Learn What Value Means to Today’s Legal Consumers at The Future Is Now

Jessica Bednarz

The Illinois Supreme Court Commission on Professionalism’s The Future Is Now: Legal Services conference returns virtually on Thursday, April 21 (Register here). The annual event attracts legal thought leaders from across the nation to discuss the trajectory of the legal profession and what attorneys need to know to keep up.

This year, the conference will explore legal innovation and professionalism through the lens of delivering value to today’s consumers.

Topics will include:

  • How lawyers define and measure value.
  • Why pandemic-related market shifts are impacting how consumers view the value of legal services.
  • The diversity value proposition.
  • Case studies on novel ways lawyers are delivering value in their practices and organizations.

The Chicago Bar Foundation’s Jessica Bednarz, Associate Director of Innovation & the JEP, will be featured in a panel discussion on how attorneys can build healthy, sustainable, and value-driven practices.

Laura Bagby, Communications Director at the Illinois Supreme Court Commission on Professionalism, spoke with Jessica about the conference and how she’s helping attorneys deliver value to today’s clients.

Q.  This year, the conference will focus on “Delivering Value for Today’s Consumer.” What is value from the legal consumers’ perspective?

A.  While value comes in many forms, it’s ultimately defined by the client and what’s important to them. For the vast majority of clients, value comes from solving their legal problem, managing a risk, making a deal, righting a wrong, or finding peace of mind. [Notice how time (i.e., billable hour) is not on this list.] The value of the service to the client will vary based on the degree of the problem they are trying to solve. Additional ways lawyers can provide value beyond solving a legal problem is by empowering clients through choice, enlightening clients through price transparency and certainty, and offering exceptional customer service. See the CBF’s Pricing Toolkit for a more in-depth discussion of value.

Q.  How do lawyers meet consumers on their terms?

A.  Lawyers meet consumers on their terms when they start from a place of empathy and try to fully understand the problems their target clients are experiencing and what they value. Then the next step is to develop a business model and suite of solutions that solve the clients’ problems while at the same time provide as much additional value as possible through good customer service. Lawyers likely won’t be able to give their target clients everything they want and that’s okay. But they should focus on delivering solutions to their clients’ most pressing legal problems and accompanying those solutions with a good client experience.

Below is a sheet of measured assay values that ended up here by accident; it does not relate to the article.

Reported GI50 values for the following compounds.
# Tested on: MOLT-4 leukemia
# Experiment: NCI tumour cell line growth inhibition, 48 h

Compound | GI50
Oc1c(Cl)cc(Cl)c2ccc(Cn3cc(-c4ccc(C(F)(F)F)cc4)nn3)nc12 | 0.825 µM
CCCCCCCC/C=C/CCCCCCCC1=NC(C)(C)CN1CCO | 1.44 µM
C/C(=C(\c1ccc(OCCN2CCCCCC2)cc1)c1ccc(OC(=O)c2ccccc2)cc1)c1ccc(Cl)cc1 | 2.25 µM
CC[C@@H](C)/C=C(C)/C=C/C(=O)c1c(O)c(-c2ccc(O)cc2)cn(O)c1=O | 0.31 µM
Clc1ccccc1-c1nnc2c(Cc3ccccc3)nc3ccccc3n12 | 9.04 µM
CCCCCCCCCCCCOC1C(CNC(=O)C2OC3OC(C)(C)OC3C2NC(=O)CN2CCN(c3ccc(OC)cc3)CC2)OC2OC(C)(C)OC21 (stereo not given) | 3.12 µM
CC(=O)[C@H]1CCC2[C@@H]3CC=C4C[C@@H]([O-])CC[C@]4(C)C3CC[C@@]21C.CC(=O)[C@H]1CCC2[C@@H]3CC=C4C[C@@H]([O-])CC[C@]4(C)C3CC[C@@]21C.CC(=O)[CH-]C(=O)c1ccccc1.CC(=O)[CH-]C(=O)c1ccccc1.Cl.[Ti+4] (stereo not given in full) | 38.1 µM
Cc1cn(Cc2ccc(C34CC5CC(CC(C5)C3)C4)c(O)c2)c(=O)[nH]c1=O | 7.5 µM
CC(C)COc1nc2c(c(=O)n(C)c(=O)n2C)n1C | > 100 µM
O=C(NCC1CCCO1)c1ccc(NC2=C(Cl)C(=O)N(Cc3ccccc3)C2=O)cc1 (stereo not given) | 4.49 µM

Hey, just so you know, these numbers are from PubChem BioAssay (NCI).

Q.  How have pandemic legal market shifts impacted how legal consumers seek and measure value differently?

A.  The short answer is that I don’t think they have. I think legal consumers, especially anyone below the age of say 40, have always wanted and expected to be able to use video conferencing and other tech to communicate with their lawyer, to have payment plans as a payment option, and to just have more than one option with respect to the delivery of the legal solution generally. These expectations have only increased due to the pandemic and the successful lawyers will be those who focus on meeting client expectations. Learn more about client expectations in the 2021 Clio Trends Report.

Q.  How do attorneys have time to do all this?! (Collect, analyze, and act on data, for example.)

A.  It’s really tough, especially if you are a solopreneur, but it can be done! A great place to start is recognizing that you wear two hats as a law firm owner – a lawyer hat and a business owner hat. You need to develop a schedule that carves out adequate time for both hats, and then you need to stick to it. Then leverage tech and other resources (oftentimes human!) to develop processes that maximize efficiency but also deliver value to your clients. It’s a balancing act for sure.

Q.  What else do you hope attorneys will take away from your panel at The Future Is Now?

A.  I hope that lawyers leave the conference with a better understanding of the myriad of ways they can deliver value to clients and with the tools and inspiration needed to do so. Once one has adopted an innovation and client-centric mindset and understands the range of options and tools available to them, designing how to deliver as much value as possible to clients becomes a lot of fun and leads to a more successful practice.

To register for The Future Is Now, visit: https://thefutureisnow.2civility.org/registration-2022/.